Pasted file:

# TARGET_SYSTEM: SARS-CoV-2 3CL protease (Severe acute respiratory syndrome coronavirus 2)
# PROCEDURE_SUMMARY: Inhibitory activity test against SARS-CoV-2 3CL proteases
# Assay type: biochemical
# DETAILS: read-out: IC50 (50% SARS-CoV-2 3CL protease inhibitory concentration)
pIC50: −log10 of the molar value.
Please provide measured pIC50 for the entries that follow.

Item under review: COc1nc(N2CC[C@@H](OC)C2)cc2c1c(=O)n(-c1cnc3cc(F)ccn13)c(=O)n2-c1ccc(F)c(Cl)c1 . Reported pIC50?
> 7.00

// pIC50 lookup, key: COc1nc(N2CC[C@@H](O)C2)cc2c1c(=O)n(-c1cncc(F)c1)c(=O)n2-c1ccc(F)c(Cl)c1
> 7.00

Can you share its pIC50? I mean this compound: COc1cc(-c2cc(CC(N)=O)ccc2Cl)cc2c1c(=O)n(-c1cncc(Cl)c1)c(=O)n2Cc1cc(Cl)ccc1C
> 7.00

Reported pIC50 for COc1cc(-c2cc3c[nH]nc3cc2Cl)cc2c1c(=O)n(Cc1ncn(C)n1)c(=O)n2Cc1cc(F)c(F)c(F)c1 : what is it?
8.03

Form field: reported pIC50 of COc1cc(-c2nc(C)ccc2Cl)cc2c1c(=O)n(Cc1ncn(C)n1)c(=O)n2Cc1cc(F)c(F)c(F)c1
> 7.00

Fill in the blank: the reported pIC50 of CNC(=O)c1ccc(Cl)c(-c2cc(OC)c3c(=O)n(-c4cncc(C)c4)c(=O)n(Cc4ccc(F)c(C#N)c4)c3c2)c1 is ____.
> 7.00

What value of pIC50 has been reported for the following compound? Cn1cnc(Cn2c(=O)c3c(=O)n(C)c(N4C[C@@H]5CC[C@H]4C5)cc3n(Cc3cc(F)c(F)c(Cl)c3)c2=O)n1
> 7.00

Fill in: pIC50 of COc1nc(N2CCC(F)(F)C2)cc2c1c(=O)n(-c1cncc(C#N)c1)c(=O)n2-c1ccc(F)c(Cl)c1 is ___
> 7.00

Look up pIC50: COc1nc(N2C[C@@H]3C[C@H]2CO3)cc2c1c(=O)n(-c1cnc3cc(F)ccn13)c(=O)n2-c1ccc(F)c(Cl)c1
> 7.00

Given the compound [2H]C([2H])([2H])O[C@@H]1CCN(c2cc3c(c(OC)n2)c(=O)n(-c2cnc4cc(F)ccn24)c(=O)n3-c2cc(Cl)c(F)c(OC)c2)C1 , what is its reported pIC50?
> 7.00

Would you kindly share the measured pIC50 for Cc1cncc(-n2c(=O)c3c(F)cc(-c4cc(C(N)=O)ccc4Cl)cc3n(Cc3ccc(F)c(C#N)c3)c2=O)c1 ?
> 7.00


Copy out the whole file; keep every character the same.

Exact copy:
# TARGET_SYSTEM: SARS-CoV-2 3CL protease (Severe acute respiratory syndrome coronavirus 2)
# PROCEDURE_SUMMARY: Inhibitory activity test against SARS-CoV-2 3CL proteases
# Assay type: biochemical
# DETAILS: read-out: IC50 (50% SARS-CoV-2 3CL protease inhibitory concentration)
pIC50: −log10 of the molar value.
Please provide measured pIC50 for the entries that follow.

Item under review: COc1nc(N2CC[C@@H](OC)C2)cc2c1c(=O)n(-c1cnc3cc(F)ccn13)c(=O)n2-c1ccc(F)c(Cl)c1 . Reported pIC50?
> 7.00

// pIC50 lookup, key: COc1nc(N2CC[C@@H](O)C2)cc2c1c(=O)n(-c1cncc(F)c1)c(=O)n2-c1ccc(F)c(Cl)c1
> 7.00

Can you share its pIC50? I mean this compound: COc1cc(-c2cc(CC(N)=O)ccc2Cl)cc2c1c(=O)n(-c1cncc(Cl)c1)c(=O)n2Cc1cc(Cl)ccc1C
> 7.00

Reported pIC50 for COc1cc(-c2cc3c[nH]nc3cc2Cl)cc2c1c(=O)n(Cc1ncn(C)n1)c(=O)n2Cc1cc(F)c(F)c(F)c1 : what is it?
8.03

Form field: reported pIC50 of COc1cc(-c2nc(C)ccc2Cl)cc2c1c(=O)n(Cc1ncn(C)n1)c(=O)n2Cc1cc(F)c(F)c(F)c1
> 7.00

Fill in the blank: the reported pIC50 of CNC(=O)c1ccc(Cl)c(-c2cc(OC)c3c(=O)n(-c4cncc(C)c4)c(=O)n(Cc4ccc(F)c(C#N)c4)c3c2)c1 is ____.
> 7.00

What value of pIC50 has been reported for the following compound? Cn1cnc(Cn2c(=O)c3c(=O)n(C)c(N4C[C@@H]5CC[C@H]4C5)cc3n(Cc3cc(F)c(F)c(Cl)c3)c2=O)n1
> 7.00

Fill in: pIC50 of COc1nc(N2CCC(F)(F)C2)cc2c1c(=O)n(-c1cncc(C#N)c1)c(=O)n2-c1ccc(F)c(Cl)c1 is ___
> 7.00

Look up pIC50: COc1nc(N2C[C@@H]3C[C@H]2CO3)cc2c1c(=O)n(-c1cnc3cc(F)ccn13)c(=O)n2-c1ccc(F)c(Cl)c1
> 7.00

Given the compound [2H]C([2H])([2H])O[C@@H]1CCN(c2cc3c(c(OC)n2)c(=O)n(-c2cnc4cc(F)ccn24)c(=O)n3-c2cc(Cl)c(F)c(OC)c2)C1 , what is its reported pIC50?
> 7.00

Would you kindly share the measured pIC50 for Cc1cncc(-n2c(=O)c3c(F)cc(-c4cc(C(N)=O)ccc4Cl)cc3n(Cc3ccc(F)c(C#N)c3)c2=O)c1 ?
> 7.00